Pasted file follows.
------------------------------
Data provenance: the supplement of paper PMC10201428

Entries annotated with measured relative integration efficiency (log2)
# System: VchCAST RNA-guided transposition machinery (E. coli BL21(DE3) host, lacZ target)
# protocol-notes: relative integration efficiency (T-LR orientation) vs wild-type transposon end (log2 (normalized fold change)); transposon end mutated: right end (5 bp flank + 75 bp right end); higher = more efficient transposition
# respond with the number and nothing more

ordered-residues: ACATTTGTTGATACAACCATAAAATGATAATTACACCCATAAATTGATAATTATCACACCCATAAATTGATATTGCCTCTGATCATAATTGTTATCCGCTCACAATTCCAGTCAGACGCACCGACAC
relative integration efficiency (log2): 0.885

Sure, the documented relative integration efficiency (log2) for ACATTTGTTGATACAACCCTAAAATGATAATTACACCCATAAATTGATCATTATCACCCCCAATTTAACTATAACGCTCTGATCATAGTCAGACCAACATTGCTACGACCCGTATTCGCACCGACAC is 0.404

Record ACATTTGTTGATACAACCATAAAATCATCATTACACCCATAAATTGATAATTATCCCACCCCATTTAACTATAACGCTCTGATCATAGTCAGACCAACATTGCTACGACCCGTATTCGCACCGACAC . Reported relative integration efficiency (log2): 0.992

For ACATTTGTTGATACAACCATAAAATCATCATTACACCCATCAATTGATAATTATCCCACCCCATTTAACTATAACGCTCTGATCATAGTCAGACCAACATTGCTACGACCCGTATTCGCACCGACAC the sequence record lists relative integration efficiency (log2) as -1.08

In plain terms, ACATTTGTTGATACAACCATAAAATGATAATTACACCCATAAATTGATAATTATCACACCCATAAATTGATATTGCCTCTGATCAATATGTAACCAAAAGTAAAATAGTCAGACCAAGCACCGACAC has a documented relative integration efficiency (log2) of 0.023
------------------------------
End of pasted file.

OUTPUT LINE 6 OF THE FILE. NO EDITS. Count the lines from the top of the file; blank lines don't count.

ordered-residues: ACATTTGTTGATACAACCATAAAATGATAATTACACCCATAAATTGATAATTATCACACCCATAAATTGATATTGCCTCTGATCATAATTGTTATCCGCTCACAATTCCAGTCAGACGCACCGACAC